In the earlier post on sleeping birds, Lena Chow brought up the subject of sleep in birds.
In all except one of the birds she encountered during her night trip down the Menanggul tributary, they were “sleeping with their eyes open. The Blue-eared Kingfisher (Halcyon capensis) was ‘blinking’ once in a while, but otherwise had its eyes fully open. Despite their eyes being open, I think they were not conscious of our presence as we approached within touching distance and torches were shone at them,” recounted Lena. The one she believes to be sleeping with its eyes closed was one of the two White-chested Babblers (Trichastoma rostratum) that was curled up into a furry ball.
According to Gill (2006), “Birds typically close their eyes when they sleep, but just one eye at a time for unihemispheric sleep. Unihemispheric sleep enables continued vigilance.” This type of sleep is termed slow-wave sleep or SWF and “requires the use of one side of the brain at a time, a primary feature of bird sleep.”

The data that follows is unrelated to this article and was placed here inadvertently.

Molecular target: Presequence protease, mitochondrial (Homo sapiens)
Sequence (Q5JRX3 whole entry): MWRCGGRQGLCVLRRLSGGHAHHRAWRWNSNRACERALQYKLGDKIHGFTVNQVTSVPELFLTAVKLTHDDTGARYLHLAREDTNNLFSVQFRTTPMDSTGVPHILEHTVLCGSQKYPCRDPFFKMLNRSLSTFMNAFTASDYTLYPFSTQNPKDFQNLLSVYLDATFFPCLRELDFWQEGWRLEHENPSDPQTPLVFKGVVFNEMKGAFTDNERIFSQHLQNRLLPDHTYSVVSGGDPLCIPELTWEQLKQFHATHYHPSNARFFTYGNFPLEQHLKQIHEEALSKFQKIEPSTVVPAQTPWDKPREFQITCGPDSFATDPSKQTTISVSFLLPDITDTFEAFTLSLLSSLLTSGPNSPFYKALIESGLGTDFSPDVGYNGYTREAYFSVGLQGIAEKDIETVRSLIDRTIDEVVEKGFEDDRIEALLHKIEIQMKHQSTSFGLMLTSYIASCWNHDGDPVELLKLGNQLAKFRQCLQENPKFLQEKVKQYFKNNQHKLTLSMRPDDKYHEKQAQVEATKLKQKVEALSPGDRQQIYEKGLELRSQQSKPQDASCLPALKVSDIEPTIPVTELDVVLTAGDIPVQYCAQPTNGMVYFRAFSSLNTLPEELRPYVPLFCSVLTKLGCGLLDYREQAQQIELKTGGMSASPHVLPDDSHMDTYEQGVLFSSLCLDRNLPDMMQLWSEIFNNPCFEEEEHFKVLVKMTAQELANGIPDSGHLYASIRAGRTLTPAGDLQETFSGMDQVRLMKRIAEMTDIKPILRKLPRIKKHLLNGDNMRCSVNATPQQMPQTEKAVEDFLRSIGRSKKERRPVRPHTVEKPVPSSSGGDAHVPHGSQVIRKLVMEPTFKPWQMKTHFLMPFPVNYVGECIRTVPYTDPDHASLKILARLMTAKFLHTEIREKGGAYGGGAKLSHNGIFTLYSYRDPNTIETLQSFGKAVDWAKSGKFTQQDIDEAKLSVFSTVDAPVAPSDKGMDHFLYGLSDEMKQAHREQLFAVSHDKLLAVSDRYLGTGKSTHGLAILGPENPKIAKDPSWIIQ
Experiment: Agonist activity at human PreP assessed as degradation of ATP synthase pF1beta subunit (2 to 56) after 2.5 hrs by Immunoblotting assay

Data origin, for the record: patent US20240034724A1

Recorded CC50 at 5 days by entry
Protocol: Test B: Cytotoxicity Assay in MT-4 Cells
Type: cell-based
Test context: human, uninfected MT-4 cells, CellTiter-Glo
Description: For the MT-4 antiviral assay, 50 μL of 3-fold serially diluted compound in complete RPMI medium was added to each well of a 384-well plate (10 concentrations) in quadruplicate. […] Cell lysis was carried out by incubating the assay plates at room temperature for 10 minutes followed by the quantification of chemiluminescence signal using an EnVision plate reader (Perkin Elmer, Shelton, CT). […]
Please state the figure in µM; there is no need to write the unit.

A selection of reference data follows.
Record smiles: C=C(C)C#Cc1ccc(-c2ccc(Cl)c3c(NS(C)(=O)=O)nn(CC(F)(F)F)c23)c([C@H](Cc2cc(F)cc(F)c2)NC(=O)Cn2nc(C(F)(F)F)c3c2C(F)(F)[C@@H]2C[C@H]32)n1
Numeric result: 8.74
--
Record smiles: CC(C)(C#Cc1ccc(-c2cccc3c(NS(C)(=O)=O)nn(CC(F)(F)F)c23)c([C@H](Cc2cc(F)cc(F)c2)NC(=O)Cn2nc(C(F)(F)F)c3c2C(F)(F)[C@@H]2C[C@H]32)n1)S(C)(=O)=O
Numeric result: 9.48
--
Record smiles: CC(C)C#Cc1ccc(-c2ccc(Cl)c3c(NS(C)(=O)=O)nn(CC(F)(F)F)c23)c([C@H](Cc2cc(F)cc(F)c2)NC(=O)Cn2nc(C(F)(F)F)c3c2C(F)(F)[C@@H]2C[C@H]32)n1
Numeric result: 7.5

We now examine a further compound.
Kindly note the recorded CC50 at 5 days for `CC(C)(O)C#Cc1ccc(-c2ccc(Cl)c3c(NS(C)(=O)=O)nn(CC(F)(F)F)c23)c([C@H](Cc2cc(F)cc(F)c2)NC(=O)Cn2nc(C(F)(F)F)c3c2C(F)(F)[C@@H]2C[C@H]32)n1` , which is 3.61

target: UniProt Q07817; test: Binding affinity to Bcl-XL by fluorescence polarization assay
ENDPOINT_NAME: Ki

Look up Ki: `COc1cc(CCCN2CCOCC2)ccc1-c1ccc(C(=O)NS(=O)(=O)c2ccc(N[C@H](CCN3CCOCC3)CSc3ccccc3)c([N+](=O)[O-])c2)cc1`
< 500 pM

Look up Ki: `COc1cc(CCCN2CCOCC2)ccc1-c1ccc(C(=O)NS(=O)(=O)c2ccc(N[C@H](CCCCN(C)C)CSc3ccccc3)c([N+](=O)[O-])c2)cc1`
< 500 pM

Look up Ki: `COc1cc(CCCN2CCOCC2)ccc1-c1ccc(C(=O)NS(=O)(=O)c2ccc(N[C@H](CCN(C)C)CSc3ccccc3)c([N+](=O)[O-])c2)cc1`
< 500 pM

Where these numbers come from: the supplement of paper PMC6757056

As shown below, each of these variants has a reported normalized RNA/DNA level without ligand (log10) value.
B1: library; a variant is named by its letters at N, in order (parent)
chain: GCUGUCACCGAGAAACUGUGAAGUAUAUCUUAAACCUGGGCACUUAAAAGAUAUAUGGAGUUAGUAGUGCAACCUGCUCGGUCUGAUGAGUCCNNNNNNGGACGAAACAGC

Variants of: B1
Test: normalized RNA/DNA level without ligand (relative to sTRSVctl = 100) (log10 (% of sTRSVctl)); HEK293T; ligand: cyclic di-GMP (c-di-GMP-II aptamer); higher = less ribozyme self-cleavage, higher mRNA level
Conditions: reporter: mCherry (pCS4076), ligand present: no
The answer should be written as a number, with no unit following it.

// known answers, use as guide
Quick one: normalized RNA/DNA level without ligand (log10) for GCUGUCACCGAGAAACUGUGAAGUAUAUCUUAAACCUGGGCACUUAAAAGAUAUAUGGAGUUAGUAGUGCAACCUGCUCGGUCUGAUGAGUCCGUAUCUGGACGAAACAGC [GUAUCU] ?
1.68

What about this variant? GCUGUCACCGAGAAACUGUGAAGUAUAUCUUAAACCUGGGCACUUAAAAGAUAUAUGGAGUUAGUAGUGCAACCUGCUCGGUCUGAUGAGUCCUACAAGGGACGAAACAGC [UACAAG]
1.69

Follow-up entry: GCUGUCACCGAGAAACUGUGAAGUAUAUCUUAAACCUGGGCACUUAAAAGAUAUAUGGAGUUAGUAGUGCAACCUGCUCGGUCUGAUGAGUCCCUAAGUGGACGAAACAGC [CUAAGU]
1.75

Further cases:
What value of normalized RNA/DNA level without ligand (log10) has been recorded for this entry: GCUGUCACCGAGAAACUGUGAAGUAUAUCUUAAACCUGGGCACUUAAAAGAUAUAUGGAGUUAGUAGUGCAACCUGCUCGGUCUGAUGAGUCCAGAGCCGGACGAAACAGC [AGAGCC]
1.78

There is another type of sleep, the rapid-movement sleep, or REM, as seen in mammals. Here, both eyes are closed. In birds, very short and frequent bouts of REM sleep are common. Those swifts and terns that sleep on the wing indulge in “Quick bouts of REM sleep combined with (one-eyed) unihemispheric sleep”.
And birds also dream – but that is another story…
Image of the Stork-billed Kingfisher (Halcyon capensis), with its eyes fully open is by Lena Chow.
Gill, F. B., 2007. Ornithology. W. H. Freeman & Co., New York. 758 pp.